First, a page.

Section 2. To oblige the owners of slaves to treat them with humanity and to abstain from all injuries to them extending to life or limb.

Section 27. In prosecutions for crime, slaves shall not be deprived of an impartial trial by jury, and a slave convicted of a capital offense shall suffer the same degree of punishment and no other, that would be inflicted on the free white person for a like offense: and courts of justice before whom slaves shall be tried, shall assign them counsel for their defense.

Section 28. Any person who shall deprive of life, or dismember a slave, shall suffer such punishment as would be inflicted for a like offense if it were committed on a free white person.

Article 13, Declaration of Rights.

Section 7. That courts of justice ought to be open to every person, and certain remedy afforded for every injury to person, property or character; and that right and justice ought to be administered without sale, denial or delay; and that no private property ought to be taken or applied to public use, without just compensation.
The laws of a state set forth the manhood of its citizens.


Old Town Franklin

Map of the original town of Franklin, now known as Old Franklin, as it was laid off in 1816 and made the County Seat of Howard County on June 17th, 1616. The town began to be washed away in about 1828 and in 1844 was washed back to the line marked "North Bank of Missouri River." It then had a population of about 2,500. It was the seat of an "Institute of Learning," the first brick building in the Boon's Lick country, now the only building left standing of the once prosperous town of Franklin.

Pioneer Lawyers

The lawyers many of whom were learned and skillful and wise in the law, were the leaders in public matters of importance. They tilled generally the official positions giving direction and emphasis to subjects of vital concern. The various Supreme Court reports contain lucid expositions of the difficult phases of civil and criminal law creditable to the bench and bar of any state in the Union.

The pioneer lawyers were very familiar with a few books of general principles adequate to the litigation of the times. They framed the laws and were usually men of intellectual strength and public spirit. They rode the circuit from county to county, with law books in their saddle bags for authority adapted to the legal problems involved in contested cases. Professional practice was not very remunerative for either lawyers or doctors, a bare living was the customary average.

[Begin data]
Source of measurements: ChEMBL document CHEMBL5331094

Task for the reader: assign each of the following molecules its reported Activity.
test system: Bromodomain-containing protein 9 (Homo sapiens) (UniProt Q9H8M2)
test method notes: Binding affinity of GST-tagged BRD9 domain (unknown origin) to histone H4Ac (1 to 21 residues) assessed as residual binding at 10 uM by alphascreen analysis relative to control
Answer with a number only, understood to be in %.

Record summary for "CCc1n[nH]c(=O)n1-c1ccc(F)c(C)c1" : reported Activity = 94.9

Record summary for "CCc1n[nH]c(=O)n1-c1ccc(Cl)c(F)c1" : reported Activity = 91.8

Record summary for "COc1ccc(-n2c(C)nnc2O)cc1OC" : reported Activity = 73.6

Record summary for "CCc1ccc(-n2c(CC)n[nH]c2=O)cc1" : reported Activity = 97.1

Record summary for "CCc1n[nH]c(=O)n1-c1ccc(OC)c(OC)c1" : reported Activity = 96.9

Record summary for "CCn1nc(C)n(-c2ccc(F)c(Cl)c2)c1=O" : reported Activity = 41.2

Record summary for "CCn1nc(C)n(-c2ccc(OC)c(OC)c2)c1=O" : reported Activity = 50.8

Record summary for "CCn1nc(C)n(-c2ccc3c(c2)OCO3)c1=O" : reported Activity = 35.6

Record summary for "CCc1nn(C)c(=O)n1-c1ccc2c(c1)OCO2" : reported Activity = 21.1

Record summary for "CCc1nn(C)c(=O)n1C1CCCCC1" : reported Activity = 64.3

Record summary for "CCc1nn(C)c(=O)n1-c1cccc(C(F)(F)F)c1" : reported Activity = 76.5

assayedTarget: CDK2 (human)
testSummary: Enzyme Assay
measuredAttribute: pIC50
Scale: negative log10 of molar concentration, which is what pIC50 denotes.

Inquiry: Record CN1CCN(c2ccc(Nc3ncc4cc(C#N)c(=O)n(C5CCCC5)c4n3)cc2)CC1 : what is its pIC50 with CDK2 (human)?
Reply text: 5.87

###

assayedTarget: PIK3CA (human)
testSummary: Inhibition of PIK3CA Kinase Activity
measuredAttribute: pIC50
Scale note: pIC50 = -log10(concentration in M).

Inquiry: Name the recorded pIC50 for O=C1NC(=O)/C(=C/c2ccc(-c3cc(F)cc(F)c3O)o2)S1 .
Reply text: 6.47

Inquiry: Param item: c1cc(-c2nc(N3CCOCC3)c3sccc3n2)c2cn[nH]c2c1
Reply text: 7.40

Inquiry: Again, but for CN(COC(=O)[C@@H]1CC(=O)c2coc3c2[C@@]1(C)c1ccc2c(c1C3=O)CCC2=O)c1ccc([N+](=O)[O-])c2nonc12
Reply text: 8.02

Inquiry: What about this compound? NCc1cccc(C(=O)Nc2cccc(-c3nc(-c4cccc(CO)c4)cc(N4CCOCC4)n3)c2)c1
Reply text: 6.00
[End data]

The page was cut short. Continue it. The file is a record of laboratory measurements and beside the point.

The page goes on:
Their social life was usually with the best society and that prominence encouraged many despondent practitioner. The law first affecting Northeast Missouri was the appointment of the officers of the federal government. Postmasters were occasionally appointed.

It is told that an appointment of postmaster came to a villager, who at once swept the floor and rearranged the chairs. In the evening a letter came by mail. Next morning the postmaster and horse were missing, rumors were current, friends were anxious and his wife was almost distracted. A month later the postmaster returned on his jaded and hungry horse. "Hello, Tom, where have you been?" was asked. The postmaster replied, "The first letter came, and I went to see the president to learn what to do with it."

Provision for Schools

The education of the pioneer boys and girls was considered to be a cardinal duty. Provision was made by the state constitution of 1820.

Article 6, Section 1: "Schools and the means of education shall be forever encouraged in this state; and the general assembly shall take measures to preserve from waste or damage such lands as have, or here-after may be granted by the United States for the use of schools within each township in this state, and shall apply the funds which may arise from such lands with strict conformity with the grant. One school or more shall be established in each township as soon as practicable and necessary, where the poor shall be taught gratis." Section two provided for the permanent fund for the permanent support of the University for the Promotion of literature and of the arts and sciences, and effectual means for the permanent security of the funds and endowment of such institution.